WE STUDY THE COMPLEXITY OF MICROBIAL LIFE USING SIMPLIFIED MICROBIAL COMMUNITIES
Microbes rarely live alone. In the ocean, the soil, and the human body, microbes live within complex, multi-species communities. Yet, due to their complexity, it is often extremely difficult to understand how these communities work. To address this challenge, our lab has taken the approach of using simplified microbial communities as model systems.
The goal of our work is to understand the basic mechanisms that are at play within microbial communities, such as those that drive species interactions, and to identify general principles of community formation.
Our model system of choice is cheese.
The microbial communities of cheese are relatively simple, easily culturable, rich in species interactions, and undergo reproducible dynamics of community assembly. Our previous work has focused on establishing an experimental system for building, manipulating, and studying these communities in the lab. We are now working to capitalize on this experimental system to identify molecular mechanisms that are responsible for the formation of a microbial community, and to better understand what happens when this process goes wrong.
As a result of our work in this simplified system, we aim to provide the scientific community with hypotheses, tools, and strategies for understanding and manipulating more complex microbial communities.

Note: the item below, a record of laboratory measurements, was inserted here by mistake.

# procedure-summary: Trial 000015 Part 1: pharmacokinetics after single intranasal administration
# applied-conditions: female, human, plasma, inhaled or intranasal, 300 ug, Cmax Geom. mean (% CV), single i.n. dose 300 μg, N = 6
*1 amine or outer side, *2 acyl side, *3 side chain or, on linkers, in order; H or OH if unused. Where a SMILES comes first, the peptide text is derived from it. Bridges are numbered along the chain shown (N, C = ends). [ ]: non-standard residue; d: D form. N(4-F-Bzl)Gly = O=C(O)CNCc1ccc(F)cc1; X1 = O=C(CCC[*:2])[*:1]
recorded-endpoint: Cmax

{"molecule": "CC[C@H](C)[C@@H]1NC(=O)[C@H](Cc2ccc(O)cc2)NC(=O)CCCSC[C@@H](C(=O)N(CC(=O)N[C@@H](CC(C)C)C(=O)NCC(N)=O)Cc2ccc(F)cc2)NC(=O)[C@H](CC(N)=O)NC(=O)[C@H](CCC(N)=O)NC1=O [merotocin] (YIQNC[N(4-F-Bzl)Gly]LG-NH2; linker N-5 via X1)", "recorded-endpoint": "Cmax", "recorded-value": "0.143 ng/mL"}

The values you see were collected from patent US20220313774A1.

The Dutton Lab is located at UC San Diego in beautiful La Jolla, California. We are part of the Section of Molecular Biology, in the Division of Biological Sciences.
LATEST NEWS FROM THE LAB
- Postdoc Kevin Bonham's paper on horizontal gene transfer in cheese is out! Check it out: https://elifesciences.org/articles/22144
- Rachel is named a 2017 Pew Biomedical Scholar!
- Rachel gave the keynote lecture at the 2017 HHMI SEA-PHAGES symposium to almost 300 undergraduates and faculty participants in the outreach program.
- The lab was featured in the June 2017 issue of San Diego Magazine!
- Graduate student, Brooke Anderson, received an NSF GRFP fellowship to support her graduate studies!
- Rachel is a recipient of a 2016 Packard Fellowship in Science and Engineering!